Cars that would have made many adults’ great-grandfathers the envy of their peers as young men were on display yesterday at the Sully Antique Car Show in Chantilly.
More than 400 antique cars manufactured between 1906 and 1972 were polished up and rebuilt to mint condition as if they were waiting for buyers on the floor of yesteryear dealerships.
They also competed for awards in 34 classes of cars on the grounds of the Sully Historic Site, a 1700s-era plantation.
A 1911 Stanley Steamer owned by a McLean man won the Sully Staff Award, one of the most prestigious.
“It was big, it had a lot of ornamentation, it ran on steam,” said Barbara Ziman, coordinator of the show. “It’s just totally unique.”
About 5,000 people attended the show to share what Mrs. Ziman called “a nostalgic connection” with the old cars.
She said the pleasant weather contributed to the strong attendance at the 31st annual show.
Among those displaying their cars was James B. Cross, a Leesburg construction contractor who owns 15 antique cars.
He stood beside his 1907 Ford Model R explaining to visitors how he rebuilt the car he bought for $25,000 seven years ago from a hardware store owner. It cost $426 in 1907.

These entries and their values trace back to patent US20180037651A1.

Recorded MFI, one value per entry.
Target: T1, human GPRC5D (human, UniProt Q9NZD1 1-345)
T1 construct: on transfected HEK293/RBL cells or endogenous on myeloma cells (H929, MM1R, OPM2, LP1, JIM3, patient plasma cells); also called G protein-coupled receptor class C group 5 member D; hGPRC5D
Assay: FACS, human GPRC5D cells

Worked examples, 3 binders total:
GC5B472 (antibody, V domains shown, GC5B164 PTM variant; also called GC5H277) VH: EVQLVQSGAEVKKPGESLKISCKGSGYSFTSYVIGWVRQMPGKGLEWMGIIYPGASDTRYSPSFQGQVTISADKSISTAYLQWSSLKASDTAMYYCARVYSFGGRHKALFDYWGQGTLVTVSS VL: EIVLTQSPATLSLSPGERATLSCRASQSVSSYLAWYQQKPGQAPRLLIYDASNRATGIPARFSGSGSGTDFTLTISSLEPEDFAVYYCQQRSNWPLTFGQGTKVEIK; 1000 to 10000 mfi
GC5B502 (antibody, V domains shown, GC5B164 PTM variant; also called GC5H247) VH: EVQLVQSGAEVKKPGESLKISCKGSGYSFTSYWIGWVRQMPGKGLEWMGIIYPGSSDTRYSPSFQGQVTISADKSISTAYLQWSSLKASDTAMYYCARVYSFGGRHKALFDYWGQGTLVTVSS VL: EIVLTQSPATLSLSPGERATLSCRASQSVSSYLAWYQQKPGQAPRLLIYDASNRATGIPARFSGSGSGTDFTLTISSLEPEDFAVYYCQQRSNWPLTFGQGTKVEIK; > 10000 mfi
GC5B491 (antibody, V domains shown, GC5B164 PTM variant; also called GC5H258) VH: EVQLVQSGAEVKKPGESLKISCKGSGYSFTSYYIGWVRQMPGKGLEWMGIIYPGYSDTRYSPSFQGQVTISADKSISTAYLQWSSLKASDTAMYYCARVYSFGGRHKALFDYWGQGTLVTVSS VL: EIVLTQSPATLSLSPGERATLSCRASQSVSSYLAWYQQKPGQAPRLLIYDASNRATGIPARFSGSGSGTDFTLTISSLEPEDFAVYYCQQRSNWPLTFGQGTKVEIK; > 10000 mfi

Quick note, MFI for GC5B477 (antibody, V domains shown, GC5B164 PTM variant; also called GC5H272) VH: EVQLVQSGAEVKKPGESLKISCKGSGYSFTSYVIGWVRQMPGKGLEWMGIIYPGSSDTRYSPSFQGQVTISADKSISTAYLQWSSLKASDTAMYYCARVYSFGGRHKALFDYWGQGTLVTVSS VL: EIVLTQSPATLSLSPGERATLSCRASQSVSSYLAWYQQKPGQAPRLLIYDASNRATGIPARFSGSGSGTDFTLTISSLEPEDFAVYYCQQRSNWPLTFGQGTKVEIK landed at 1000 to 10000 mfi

Mr. Cross spent his own money and two years of his evenings restoring the dilapidated car into a machine that Henry Ford might have driven to impress his friends.
“Some people enjoy sitting down and watching a ballgame,” Mr. Cross said. “I enjoy working on cars.”
He wiped a smudge off the radiator, and the faces of passers-by reflected in the brass.
From the passenger cab back, the car looks only slightly different from a horse carriage. Only the four-cylinder “jug engine” in front makes it seem anything like a modern car.
It has kerosene lamps for headlights. Much of the cab is made of wood painted black with cream-colored trim.
Mr. Cross keeps his antique cars in a sealed garage with a dehumidifier to keep out moisture that might tarnish the wood or metal. The oldest is a 1906 Buick. The most modern is a 1969 Corvette.
“I do all the restoration myself,” he said. “I like the challenge of it. I like driving them.”
Nearby, a 1917 Ford Model T departed, sounding like a broken vacuum cleaner.
Aficionados of the old cars earn little profit on their investment.
Instead, “They just enjoy them,” said Woody Williams, president of the George Washington Chapter of the Model A Ford Club, which has about 250 members in the Washington area.
Visitors to the antiques show had various reasons for their interest in the cars.
“They represent an era,” said Milt Richards, a 79-year-old retired engineer from Alexandria.
Jeff Bolle, a 23-year-old George Washington University graduate student, said, “How they kept 1911 and 1912 cars in operating condition is amazing.”
He saw the 1911 Stanley Steamer leaving as he arrived.
“It was cool,” he said.